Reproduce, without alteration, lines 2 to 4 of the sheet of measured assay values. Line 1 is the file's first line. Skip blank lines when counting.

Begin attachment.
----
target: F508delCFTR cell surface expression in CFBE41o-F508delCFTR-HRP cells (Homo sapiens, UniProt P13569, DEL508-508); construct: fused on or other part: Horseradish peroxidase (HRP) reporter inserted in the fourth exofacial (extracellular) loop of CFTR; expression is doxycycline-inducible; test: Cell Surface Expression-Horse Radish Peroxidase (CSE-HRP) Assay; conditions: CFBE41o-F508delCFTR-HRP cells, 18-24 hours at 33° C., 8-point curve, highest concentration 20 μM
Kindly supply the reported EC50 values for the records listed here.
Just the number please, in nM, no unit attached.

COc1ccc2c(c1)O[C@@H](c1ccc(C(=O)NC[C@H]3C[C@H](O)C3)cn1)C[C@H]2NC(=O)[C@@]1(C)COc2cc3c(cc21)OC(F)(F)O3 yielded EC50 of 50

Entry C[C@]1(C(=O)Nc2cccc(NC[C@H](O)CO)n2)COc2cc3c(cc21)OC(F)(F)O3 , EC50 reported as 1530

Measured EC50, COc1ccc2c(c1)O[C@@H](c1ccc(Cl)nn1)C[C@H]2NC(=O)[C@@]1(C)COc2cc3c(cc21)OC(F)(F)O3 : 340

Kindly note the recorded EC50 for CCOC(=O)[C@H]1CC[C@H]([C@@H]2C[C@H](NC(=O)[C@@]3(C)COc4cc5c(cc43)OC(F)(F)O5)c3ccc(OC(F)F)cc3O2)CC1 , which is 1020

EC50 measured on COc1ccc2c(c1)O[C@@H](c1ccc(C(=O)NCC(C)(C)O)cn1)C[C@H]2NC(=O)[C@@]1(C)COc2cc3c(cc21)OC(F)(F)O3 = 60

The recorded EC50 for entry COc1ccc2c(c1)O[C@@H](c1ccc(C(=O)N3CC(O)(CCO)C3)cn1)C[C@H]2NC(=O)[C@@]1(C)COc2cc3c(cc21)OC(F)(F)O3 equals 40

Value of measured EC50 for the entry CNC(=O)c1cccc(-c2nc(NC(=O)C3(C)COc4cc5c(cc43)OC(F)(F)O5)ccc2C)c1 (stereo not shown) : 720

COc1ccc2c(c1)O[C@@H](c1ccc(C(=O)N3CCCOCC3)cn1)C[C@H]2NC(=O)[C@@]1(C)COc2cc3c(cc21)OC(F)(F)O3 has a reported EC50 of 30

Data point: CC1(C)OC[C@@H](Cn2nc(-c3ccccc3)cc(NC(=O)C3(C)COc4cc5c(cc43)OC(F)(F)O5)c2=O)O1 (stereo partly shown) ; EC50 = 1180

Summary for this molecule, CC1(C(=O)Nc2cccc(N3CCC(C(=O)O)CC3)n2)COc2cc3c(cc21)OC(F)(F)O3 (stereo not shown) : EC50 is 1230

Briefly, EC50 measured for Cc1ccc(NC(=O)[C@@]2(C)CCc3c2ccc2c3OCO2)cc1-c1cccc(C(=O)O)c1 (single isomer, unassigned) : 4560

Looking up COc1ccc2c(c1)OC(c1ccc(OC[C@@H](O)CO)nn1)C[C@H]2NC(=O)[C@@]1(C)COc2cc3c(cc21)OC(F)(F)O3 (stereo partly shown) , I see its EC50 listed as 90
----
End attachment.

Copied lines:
Kindly supply the reported EC50 values for the records listed here.
Just the number please, in nM, no unit attached.

COc1ccc2c(c1)O[C@@H](c1ccc(C(=O)NC[C@H]3C[C@H](O)C3)cn1)C[C@H]2NC(=O)[C@@]1(C)COc2cc3c(cc21)OC(F)(F)O3 yielded EC50 of 50